Okay, so you’re headed to Israel and the West Bank. Here are a few handy travel tips to keep in mind:
Don’t forget to pack a few extra: toys or trinkets for home-stay host kids. The bangles I gave the little girls of my Bedouin host family went down a treat.
If you only have 24-48 hours in Israel and the West Bank, you must visit: The Negev Desert in Israel and Hebron in the West Bank: two unlikely highlights, but my biggest discoveries on this trip.
If you’re going to haggle, keep this in mind: Smile. Haggling’s part of life throughout the region, but it’s always friendly. And it appears to be even more crucial if you are planning on picking up a goat at a Bedouin livestock market.
The one food I totally loved was: Hummus. It is more than a food; it is the biggest bond (although they might not realize it) between Israelis and Palestinians.
And the one food I will pass on in the future is: Chicken. If I was not vegetarian already, my chicken slaughterhouse experience would have converted me pronto.
I know it may sound weird, but you absolutely have to try: a night out at a Palestinian nightclub. Only for night-owls, though. Things don’t heat up until well after midnight.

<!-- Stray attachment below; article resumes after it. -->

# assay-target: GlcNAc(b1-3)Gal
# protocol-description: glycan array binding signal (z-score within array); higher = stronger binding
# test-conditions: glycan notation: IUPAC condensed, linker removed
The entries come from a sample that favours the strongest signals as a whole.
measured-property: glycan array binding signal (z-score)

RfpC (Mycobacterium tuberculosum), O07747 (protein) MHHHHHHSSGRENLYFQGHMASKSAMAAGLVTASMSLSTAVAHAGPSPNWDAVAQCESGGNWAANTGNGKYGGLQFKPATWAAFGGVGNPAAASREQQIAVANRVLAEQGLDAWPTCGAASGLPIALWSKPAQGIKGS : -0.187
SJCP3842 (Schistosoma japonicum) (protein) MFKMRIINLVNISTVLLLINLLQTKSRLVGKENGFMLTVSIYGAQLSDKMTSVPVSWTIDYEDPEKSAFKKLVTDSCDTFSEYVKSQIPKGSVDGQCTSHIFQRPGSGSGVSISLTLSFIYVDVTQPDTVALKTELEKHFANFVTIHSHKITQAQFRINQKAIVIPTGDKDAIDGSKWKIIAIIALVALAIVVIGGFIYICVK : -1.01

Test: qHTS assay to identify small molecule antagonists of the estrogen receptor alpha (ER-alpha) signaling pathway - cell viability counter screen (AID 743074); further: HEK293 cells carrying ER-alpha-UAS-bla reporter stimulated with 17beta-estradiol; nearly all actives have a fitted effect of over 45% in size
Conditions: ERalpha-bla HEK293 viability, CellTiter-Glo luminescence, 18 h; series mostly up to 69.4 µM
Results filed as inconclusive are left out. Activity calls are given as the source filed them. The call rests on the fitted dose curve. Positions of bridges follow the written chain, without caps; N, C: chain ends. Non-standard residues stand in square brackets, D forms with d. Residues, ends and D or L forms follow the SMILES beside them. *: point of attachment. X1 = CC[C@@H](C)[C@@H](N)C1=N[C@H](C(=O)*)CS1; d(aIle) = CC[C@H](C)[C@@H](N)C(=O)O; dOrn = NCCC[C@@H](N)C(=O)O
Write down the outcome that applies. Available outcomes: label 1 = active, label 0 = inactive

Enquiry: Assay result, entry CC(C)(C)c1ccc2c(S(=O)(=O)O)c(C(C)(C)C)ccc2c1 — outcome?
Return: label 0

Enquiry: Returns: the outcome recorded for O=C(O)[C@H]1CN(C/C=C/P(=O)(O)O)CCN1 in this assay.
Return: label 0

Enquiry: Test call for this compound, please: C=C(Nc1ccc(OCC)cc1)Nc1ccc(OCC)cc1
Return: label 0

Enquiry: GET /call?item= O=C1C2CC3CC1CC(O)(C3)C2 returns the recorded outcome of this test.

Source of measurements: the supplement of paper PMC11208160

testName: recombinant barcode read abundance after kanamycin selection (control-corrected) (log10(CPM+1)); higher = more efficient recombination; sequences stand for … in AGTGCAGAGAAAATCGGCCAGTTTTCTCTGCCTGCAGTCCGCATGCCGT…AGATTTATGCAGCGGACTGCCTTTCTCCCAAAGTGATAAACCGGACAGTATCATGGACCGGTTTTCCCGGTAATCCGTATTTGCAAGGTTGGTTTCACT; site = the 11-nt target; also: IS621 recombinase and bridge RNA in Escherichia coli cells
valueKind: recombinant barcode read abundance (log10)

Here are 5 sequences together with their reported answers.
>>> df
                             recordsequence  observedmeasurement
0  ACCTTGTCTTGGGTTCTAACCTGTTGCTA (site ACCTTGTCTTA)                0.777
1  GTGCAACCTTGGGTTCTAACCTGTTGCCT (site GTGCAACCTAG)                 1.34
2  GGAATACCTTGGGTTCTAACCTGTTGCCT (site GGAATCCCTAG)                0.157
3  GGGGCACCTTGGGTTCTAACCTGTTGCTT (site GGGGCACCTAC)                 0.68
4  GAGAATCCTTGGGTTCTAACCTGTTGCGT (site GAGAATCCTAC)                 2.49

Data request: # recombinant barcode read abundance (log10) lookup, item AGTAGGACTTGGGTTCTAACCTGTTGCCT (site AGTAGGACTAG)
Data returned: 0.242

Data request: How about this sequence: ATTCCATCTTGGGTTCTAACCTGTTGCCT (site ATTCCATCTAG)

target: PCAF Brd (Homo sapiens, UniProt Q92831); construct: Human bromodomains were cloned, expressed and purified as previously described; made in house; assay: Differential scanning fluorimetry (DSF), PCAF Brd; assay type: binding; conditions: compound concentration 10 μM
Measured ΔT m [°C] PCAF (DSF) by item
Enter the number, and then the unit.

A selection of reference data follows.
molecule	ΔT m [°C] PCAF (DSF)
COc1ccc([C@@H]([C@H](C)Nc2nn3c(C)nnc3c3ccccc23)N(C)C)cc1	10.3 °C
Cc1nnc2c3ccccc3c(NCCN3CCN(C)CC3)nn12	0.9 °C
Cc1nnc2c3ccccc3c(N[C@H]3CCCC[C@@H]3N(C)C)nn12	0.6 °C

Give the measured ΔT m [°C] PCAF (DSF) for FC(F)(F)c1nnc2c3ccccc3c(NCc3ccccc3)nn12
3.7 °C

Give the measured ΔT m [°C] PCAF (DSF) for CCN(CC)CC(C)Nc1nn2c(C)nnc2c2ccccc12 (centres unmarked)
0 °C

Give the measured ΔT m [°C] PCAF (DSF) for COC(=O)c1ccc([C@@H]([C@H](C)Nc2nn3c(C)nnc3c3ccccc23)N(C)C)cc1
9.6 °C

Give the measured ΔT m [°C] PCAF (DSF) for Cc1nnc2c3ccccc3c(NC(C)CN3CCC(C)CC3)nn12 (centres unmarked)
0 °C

But as an independent traveller in Israel and the West Bank, the one thing I would avoid is: travelling through military checkpoints. Sadly, at the moment, they’re impossible to avoid.
I was really surprised by: the openness of people. I have always known that Middle Eastern folk are friendly, but I was amazed by the extent of their hospitality. Israelis, Palestinians, Bedouins, settlers, soldiers …I was welcomed equally by them all.
The best way to fit in and not draw too much attention to yourself is to: throw out your pre-conceived opinions and keep an open mind. Encourage people to talk about their life and beliefs, and simply listen.
When it comes to getting around, I recommend: buses, both Israeli and Palestinian. They are cheap, remarkably reliable (if you can only find the bus stop) and a good way to strike up conversations with the locals.
A good place to get basics (bottled water, toothpaste, a snack, stamps, phone cards) is: almost anywhere. You will always stumble across a little hole-in-the-wall shop, open all hours and vending everything you might need. Except, perhaps, in the very depths of the desert.
And it’s always nice to say ‘please,’ ‘thank you,’ and ‘how much?’ in the native tongue. And that is: in Hebrew: ‘bevakasha,’ ‘toda’ and ‘cama?’; In Arabic ‘min fadlak/fadlik’, ‘chokran’, ‘qaddaysh?’